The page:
We are off again on a journey to a foreign continent, this time South America. Our destinations over the next three weeks are Lima, Cusco, and the Inca Trail in Peru, and Quito and Galapagos Islands of Ecuador. Posting might be absent or sparse depending on time and Internet access.
So today I’m cleaning house and listening to podcasts while doing so. I ran across one of great interest to me, a BookTV appearance by Jonathon Kay, author of Among the Truthers: A Journey Through America’s Growing Conspiracist Underground, and Webster Tarpley, author of 9/11 Synthetic Terror: Made in USA. The event was moderated by David Frum, chosen by Kay I suppose because Kay felt outgunned. It was a two-on-one attack on Tarpley, Frum making no effort to be fair or honest. It’s an hour and forty-one minutes long.
I am curious. Kay starts out by saying that vast conspiracies can only happen in closed societies, so that a society like ours with its first amendment and free press are fairly immune to the sort of things that went on in the old USSR and Nazi Germany. His mention of journalists as defenders of freedom drew heavy laughter, which he did not understand.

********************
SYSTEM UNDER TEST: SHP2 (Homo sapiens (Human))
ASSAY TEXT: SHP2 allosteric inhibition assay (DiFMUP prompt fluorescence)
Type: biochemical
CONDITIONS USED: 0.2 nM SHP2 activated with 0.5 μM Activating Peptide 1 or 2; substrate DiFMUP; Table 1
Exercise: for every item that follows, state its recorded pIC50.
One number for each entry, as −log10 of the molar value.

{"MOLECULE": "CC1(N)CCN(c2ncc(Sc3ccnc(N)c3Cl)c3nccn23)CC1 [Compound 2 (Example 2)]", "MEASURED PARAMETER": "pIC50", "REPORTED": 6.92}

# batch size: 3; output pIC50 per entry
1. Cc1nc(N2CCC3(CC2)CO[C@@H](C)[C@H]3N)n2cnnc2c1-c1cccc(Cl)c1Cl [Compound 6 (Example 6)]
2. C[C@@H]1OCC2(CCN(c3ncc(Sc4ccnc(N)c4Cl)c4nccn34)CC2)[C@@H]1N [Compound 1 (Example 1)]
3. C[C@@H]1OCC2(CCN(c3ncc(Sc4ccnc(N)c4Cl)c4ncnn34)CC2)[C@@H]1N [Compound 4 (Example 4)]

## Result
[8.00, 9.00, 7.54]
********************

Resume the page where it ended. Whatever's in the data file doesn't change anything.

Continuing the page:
It struck me as odd that Kay and Frum are rather clueless (and Frum arrogant to boot), incurious and credulous to a fault. That’s a fairly typical condition among educated Americans, as education appears to weld them into a groupthink environment where government truth is the only truth. Those two would have praised the Catholic Church for its treatment of Galileo, for that is all that was back then – the power of official truth versus reality. Things have not changed much since Galileo’s time.
But the most interesting … or maybe just annoying … was how Kay and Frum presumed to be the two smartest guys in the room. Frum’s condescending ridicule suggests he maybe suffers cognitive dissonance, but Kay has not a whiff of an idea of what going on in broad daylight. He’s a stupid man.
I mean, think about it: credulous, trusting of government, incurious … these are not attributes on an intelligent person. Quite the opposite.
I’ve long threatened to move to Quito to get away from this intellectual desert called the United States of America. Of course I cannot do that because I have friends and family that are far too important to me to leave behind. But I am curious about the expat community in Quito, and will report back if I can experience it at all.